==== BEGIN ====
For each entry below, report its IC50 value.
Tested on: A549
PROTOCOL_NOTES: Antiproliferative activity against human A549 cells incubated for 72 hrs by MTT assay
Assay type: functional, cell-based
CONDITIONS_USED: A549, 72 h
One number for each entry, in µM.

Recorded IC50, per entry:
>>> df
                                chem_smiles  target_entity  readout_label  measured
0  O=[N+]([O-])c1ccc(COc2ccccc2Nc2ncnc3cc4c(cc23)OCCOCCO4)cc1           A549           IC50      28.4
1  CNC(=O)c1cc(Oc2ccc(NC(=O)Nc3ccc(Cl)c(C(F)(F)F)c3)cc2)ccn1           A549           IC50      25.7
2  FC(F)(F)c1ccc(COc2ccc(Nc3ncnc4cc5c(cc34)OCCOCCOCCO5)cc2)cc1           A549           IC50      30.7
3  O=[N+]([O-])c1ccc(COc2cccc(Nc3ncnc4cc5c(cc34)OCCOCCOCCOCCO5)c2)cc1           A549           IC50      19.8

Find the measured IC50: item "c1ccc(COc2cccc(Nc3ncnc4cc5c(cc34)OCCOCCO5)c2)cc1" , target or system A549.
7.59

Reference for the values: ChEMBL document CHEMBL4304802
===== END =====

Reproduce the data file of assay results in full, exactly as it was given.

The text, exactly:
For each entry below, report its IC50 value.
Tested on: A549
PROTOCOL_NOTES: Antiproliferative activity against human A549 cells incubated for 72 hrs by MTT assay
Assay type: functional, cell-based
CONDITIONS_USED: A549, 72 h
One number for each entry, in µM.

Recorded IC50, per entry:
>>> df
                                chem_smiles  target_entity  readout_label  measured
0  O=[N+]([O-])c1ccc(COc2ccccc2Nc2ncnc3cc4c(cc23)OCCOCCO4)cc1           A549           IC50      28.4
1  CNC(=O)c1cc(Oc2ccc(NC(=O)Nc3ccc(Cl)c(C(F)(F)F)c3)cc2)ccn1           A549           IC50      25.7
2  FC(F)(F)c1ccc(COc2ccc(Nc3ncnc4cc5c(cc34)OCCOCCOCCO5)cc2)cc1           A549           IC50      30.7
3  O=[N+]([O-])c1ccc(COc2cccc(Nc3ncnc4cc5c(cc34)OCCOCCOCCOCCO5)c2)cc1           A549           IC50      19.8

Find the measured IC50: item "c1ccc(COc2cccc(Nc3ncnc4cc5c(cc34)OCCOCCO5)c2)cc1" , target or system A549.
7.59

Reference for the values: ChEMBL document CHEMBL4304802